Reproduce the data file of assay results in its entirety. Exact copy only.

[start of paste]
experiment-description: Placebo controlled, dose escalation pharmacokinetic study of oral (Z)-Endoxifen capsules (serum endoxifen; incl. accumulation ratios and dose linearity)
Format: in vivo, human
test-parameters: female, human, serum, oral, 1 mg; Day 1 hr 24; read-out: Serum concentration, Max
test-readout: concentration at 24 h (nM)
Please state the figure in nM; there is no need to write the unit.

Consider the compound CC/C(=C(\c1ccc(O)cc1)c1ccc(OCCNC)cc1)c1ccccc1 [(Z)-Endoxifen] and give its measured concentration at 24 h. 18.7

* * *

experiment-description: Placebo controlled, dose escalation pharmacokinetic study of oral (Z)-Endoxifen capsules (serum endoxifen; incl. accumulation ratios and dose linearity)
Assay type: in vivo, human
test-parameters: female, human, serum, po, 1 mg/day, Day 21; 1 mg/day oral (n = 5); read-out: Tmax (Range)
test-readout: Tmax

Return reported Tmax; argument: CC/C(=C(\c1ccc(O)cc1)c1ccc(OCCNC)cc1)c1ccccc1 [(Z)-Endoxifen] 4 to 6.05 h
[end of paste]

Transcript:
experiment-description: Placebo controlled, dose escalation pharmacokinetic study of oral (Z)-Endoxifen capsules (serum endoxifen; incl. accumulation ratios and dose linearity)
Format: in vivo, human
test-parameters: female, human, serum, oral, 1 mg; Day 1 hr 24; read-out: Serum concentration, Max
test-readout: concentration at 24 h (nM)
Please state the figure in nM; there is no need to write the unit.

Consider the compound CC/C(=C(\c1ccc(O)cc1)c1ccc(OCCNC)cc1)c1ccccc1 [(Z)-Endoxifen] and give its measured concentration at 24 h. 18.7

* * *

experiment-description: Placebo controlled, dose escalation pharmacokinetic study of oral (Z)-Endoxifen capsules (serum endoxifen; incl. accumulation ratios and dose linearity)
Assay type: in vivo, human
test-parameters: female, human, serum, po, 1 mg/day, Day 21; 1 mg/day oral (n = 5); read-out: Tmax (Range)
test-readout: Tmax

Return reported Tmax; argument: CC/C(=C(\c1ccc(O)cc1)c1ccc(OCCNC)cc1)c1ccccc1 [(Z)-Endoxifen] 4 to 6.05 h